The analyte is measured in a sample. As used herein, a sample can be any environment that may be suspected of containing the analyte to be measured. Thus, a sample includes, but is not limited to, a solution, a cell, a body fluid, a tissue or portion thereof, and an organ or portion thereof. When a sample includes a cell, the cell can be a prokaryotic or eukaryotic cell, for example, an animal cell. Examples of animal cells include, but are not limited to, insect, avian, and mammalian such as, for example, bovine, equine, porcine, canine, feline, human and nonhuman primates. The scope of the invention should not be limited by the cell type assayed. Examples of biological fluids to be assayed include, but are not limited to, blood, urine, saliva, synovial fluid, interstitial fluid, cerebrospinal fluid, lymphatic fluids, bile and amniotic fluid. The scope of the methods of the present invention should not be limited by the type of body fluid assayed. The terms “subject” and “patient” are used interchangeably herein and are used to mean an animal, particularly a mammal, more particularly a human or nonhuman primate.

The samples may or may not have been removed from their native environment. Thus, the portion of sample assayed need not be separated or removed from the rest of the sample or from a subject that may contain the sample. For example, the blood of a subject may be assayed for glucose without removing any of the blood from the patient. Of course, the sample may also be removed from its native environment. Furthermore, the sample may be processed prior to being assayed. For example, the sample may be diluted or concentrated; the sample may be purified and/or at least one compound, such as an internal standard, may be added to the sample. The sample may also be physically altered (e.g., centrifugation, affinity separation) or chemically altered (e.g., adding an acid, base or buffer, heating) prior to or in conjunction with the methods of the current invention. Processing also includes freezing and/or preserving the sample prior to assaying.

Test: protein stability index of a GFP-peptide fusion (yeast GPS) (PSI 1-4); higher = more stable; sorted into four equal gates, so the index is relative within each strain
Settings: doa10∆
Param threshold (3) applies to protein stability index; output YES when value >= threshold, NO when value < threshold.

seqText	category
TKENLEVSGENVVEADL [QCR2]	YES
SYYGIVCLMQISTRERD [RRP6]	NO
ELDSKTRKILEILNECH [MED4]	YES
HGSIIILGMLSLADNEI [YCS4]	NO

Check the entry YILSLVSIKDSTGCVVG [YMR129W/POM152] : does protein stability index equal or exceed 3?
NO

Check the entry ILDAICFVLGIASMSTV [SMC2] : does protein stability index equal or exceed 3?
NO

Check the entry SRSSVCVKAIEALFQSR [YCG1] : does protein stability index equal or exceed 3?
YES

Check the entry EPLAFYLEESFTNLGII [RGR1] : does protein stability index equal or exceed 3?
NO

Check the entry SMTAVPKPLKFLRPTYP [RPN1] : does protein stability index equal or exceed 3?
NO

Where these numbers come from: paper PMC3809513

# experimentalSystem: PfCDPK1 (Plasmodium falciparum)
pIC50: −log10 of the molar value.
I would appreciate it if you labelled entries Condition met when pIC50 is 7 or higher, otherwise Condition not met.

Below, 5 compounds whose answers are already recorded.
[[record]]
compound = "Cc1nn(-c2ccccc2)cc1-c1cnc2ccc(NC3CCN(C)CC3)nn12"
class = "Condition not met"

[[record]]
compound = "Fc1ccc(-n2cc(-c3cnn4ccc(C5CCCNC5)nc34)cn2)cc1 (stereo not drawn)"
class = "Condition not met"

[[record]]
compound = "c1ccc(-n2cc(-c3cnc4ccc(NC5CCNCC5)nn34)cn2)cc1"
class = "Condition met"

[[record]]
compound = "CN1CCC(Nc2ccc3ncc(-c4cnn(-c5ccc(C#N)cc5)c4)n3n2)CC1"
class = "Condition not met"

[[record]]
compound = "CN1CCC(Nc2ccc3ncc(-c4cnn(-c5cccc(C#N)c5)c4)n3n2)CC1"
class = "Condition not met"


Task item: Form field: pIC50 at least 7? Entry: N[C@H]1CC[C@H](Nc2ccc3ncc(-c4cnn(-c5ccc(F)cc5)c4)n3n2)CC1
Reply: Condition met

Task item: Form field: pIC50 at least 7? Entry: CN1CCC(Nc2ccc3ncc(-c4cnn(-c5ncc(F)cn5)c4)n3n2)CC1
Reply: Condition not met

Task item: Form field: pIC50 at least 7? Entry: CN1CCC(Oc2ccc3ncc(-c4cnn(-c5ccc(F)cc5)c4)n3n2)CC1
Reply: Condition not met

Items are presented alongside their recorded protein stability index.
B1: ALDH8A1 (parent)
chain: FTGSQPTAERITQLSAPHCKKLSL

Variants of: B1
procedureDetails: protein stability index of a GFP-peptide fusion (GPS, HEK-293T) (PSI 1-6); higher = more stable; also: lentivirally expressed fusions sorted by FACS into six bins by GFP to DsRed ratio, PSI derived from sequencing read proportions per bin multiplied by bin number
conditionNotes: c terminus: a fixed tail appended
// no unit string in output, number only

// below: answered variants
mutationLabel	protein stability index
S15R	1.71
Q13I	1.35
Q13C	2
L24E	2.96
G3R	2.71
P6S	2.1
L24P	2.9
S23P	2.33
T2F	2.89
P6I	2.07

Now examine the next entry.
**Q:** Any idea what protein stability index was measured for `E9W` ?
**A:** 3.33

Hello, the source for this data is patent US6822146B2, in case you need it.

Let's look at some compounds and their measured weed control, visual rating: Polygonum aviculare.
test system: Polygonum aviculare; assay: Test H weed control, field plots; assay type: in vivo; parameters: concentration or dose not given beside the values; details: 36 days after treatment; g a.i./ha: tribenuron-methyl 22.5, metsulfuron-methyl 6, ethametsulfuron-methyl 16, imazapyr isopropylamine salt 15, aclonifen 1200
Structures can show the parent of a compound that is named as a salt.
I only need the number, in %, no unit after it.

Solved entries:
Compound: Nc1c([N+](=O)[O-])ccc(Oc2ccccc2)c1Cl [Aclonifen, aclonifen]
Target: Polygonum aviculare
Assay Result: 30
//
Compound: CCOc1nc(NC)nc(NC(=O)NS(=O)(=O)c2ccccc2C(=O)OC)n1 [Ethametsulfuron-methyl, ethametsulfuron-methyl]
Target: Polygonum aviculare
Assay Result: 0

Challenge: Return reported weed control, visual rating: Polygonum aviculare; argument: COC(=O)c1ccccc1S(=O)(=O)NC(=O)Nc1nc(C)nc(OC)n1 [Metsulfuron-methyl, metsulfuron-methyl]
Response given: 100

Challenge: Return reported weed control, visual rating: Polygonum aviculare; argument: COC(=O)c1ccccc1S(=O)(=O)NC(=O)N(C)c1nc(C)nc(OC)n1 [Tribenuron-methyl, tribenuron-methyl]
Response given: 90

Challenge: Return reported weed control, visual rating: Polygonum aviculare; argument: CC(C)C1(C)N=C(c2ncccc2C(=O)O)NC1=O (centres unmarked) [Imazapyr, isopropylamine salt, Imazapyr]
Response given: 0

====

The methods of the current invention rely on the administration of a fusion protein to a sample. As used herein, “administration” is used to indicate any means that brings the sample into contact or close proximity with the fusion protein of the current invention. Thus, for example, the fusion protein can be administered to the sample by adding the fusion protein to the sample, or the fusion protein may be administered to the sample by placing the sample on or near the fusion protein. Furthermore, the fusion protein can be administered to the sample by using various structures or apparatuses that can more effectively place the fusion protein in an environment containing the sample. For example, in one embodiment of the current invention, the fusion protein is coated in or on an optical fiber, and the optical fiber can then be inserted into an environment that contains the sample, including, but not limited to, a subject's body. In another embodiment, the fusion protein of the present invention can be administered in an in vitro setting. Thus, the methods of the current invention can be utilized in an in vivo or an in vitro environment.

Furthermore, the analytes may be measured or monitored continuously using the methods of the current invention. For example, the fusion protein may be continuously bound to the analyte and, in turn, continuously emit a signal that may or may not be continuously detected, depending upon the detection device.